Protective rights and additional profit opportunities for early investors
The capital raised by the SPAC from investors is placed into escrow and earns a small amount of interest while the SPAC sponsor searches for a target. Investors in the SPAC IPO also receive warrants in the SPAC as part of the units purchased, enabling them to participate in the upside, something later investors do not receive.
If the SPAC sponsor is unable to find a target company in the allotted time frame, or if investors are unhappy with the chosen target, shareholders may redeem their original investment.
Ability for some investors to get in on the ground floor
SPACs offer individual retail investors a chance to participate in a private company going public. In a traditional IPO, companies raise money from institutional investors and retail investors may miss out on the chance to participate. With a SPAC, anyone can buy in since the SPAC often trades publicly before a deal is even announced.
Voting rights
While investors in the SPAC IPO cannot choose the target company, they can choose to either vote in favor of the target selected by the SPAC sponsor or vote against it. This ability to have input differs from the structure often used in a venture capital pool where investors place their money in a “blind pool” to be invested at the sole discretion of the venture capital group.
Potential for increased cost
The primary source of a SPAC’s potentially high cost is the dilution inherent in the SPAC structure from:
  • the sponsor “promote” - typically 20% of the post-IPO equity in the newly-formed public company in exchange for a nominal investment,
  • warrants purchased by early investors, allowing them to economically benefit even if they redeem their initial investment shares,
  • shares received by target company shareholders to incentivize them to agree to the merger, and
  • redemptions from shareholders (One recent study showed that a median of 73% of SPAC IPO proceeds were returned to shareholders as a result of redemptions during 2019 and the first half of 2020. ).
SPAC sponsor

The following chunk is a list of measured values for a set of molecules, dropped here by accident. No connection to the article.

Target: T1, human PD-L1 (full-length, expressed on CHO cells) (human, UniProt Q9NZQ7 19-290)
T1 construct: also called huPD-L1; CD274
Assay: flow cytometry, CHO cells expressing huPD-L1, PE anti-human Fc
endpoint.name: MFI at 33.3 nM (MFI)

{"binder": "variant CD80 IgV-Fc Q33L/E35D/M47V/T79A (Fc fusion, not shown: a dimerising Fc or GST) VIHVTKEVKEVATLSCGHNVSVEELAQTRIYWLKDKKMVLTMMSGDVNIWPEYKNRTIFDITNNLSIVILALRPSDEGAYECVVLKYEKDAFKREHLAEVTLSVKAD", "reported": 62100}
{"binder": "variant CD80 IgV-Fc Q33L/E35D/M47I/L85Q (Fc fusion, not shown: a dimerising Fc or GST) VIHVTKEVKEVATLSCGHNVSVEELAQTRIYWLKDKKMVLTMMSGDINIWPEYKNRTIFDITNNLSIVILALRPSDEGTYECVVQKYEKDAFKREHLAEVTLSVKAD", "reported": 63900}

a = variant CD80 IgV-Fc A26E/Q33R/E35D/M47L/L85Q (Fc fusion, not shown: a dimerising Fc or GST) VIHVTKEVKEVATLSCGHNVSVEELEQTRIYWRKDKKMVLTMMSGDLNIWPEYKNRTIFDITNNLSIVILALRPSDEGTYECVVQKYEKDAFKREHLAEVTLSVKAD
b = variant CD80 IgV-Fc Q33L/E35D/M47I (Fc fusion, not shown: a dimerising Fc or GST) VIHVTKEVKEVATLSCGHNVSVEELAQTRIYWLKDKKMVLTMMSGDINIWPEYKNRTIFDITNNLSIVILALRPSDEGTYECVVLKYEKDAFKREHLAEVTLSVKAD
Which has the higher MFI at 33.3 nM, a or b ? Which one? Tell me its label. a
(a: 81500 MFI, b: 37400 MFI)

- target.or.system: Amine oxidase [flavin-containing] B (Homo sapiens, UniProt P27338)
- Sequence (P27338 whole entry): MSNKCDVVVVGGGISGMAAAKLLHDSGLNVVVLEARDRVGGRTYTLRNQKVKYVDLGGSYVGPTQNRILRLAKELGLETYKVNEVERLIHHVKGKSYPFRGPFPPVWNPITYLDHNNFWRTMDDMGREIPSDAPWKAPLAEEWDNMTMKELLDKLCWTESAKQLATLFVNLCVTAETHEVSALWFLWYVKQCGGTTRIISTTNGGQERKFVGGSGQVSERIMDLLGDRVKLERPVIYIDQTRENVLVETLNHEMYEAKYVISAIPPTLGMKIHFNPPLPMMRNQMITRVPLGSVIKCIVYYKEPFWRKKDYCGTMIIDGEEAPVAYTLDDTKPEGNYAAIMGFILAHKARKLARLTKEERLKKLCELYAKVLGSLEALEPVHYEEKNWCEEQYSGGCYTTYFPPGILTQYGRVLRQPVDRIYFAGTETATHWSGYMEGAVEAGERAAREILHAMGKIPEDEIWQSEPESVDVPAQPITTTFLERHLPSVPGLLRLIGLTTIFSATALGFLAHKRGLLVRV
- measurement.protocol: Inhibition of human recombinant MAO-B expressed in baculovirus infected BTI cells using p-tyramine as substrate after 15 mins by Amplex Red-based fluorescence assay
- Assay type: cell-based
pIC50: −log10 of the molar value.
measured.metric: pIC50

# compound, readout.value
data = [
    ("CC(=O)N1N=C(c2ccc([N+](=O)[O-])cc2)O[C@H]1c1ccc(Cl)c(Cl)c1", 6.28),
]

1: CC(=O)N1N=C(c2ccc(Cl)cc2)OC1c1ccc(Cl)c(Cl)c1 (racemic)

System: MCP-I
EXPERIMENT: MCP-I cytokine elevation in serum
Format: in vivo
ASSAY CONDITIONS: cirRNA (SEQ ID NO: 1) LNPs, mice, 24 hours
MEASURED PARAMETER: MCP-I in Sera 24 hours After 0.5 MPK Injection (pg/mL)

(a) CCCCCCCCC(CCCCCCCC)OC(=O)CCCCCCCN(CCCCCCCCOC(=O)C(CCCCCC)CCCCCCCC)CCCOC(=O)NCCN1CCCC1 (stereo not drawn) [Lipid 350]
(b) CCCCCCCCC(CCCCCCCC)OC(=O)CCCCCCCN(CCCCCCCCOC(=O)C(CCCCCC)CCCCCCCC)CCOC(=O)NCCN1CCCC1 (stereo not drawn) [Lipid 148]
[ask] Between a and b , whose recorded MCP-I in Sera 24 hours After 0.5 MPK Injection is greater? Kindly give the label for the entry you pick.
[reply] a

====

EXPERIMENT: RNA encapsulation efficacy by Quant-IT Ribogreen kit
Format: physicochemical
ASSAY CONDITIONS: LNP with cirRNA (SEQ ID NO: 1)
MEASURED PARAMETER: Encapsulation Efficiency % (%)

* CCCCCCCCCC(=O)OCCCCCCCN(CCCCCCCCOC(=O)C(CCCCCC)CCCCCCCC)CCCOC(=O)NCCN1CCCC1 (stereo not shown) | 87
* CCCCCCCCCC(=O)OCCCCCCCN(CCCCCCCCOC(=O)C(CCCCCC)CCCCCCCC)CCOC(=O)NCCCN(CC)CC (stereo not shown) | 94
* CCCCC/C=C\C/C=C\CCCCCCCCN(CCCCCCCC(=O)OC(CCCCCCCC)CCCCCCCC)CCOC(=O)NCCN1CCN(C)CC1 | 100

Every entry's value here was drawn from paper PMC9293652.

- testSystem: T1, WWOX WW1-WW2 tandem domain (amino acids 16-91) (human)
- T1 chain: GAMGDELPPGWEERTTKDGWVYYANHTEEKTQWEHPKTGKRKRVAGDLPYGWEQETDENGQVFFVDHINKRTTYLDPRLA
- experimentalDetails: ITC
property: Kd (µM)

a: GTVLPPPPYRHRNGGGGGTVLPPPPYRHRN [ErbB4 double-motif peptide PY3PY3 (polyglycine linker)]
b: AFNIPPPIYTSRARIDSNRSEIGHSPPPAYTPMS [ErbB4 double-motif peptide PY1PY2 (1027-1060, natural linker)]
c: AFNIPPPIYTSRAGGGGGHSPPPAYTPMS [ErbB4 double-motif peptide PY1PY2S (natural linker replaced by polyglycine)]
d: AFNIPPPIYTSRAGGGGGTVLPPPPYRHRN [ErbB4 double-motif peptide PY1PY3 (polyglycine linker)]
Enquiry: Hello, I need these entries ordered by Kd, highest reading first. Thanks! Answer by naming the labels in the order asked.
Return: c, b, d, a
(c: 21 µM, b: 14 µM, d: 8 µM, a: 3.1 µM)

Since most target companies are not identified until later, early investors are investing in and relying on the sponsor, not on the to-be-identified target company. But SPAC sponsors can have conflicts of interest and their economic interests in the SPAC may not align with investors. The sponsor can turn a significant profit, regardless of how well the company does after it acquires a target.
Quality of the target company
The SPAC transaction relies heavily on the sponsor, who is incentivized to identify a target company and close an acquisition. Given the time constraint placed on a sponsor to find a target company within 18-24 months, the sponsor may need to accelerate the timeline to find a company to acquire. Additionally, as the SPAC space is becoming increasingly crowded and competitive, the ability to identify viable target companies is becoming more challenging. Investors might find their money going into a merger with a lower quality target company that is not initially as fully prepared to become a public company.
The future of SPACs
There continues to be a large investment of capital in existing SPACs seeking targets and a growing number of private equity firms, venture funds, and other sponsors forming SPACs. Currently there are 257 SPACs in the IPO pipeline and 559 that have completed their IPO and are either searching for a target or have announced an acquisition. So will this SPAC popularity continue throughout the remainder of 2021 and beyond? Only time will tell.
For private companies, deciding how to go public is a strategic decision. With the possibility of variation in deal structures and sponsor relationships, private companies and their owners should consider the benefits and associated risks before concluding that merging with a SPAC is the right path forward for them.
And investors will also need to weigh the benefits and risks associated with SPAC transactions before deciding whether to invest in one. Not all SPACs are created equal, and careful consideration should be given to each potential opportunity.
To have a deeper discussion, contact:
Beth Paul
Partner, National Professional Services Group
Mike Bellin
Capital Markets Leader
For more PwC accounting and reporting content, visit us at
1 “A Sober Look at SPACs” by researchers at Stanford University and New York University School of Law, October 2020 (revised April 2021)
2 SPAC Analytics, viewed May 5, 2021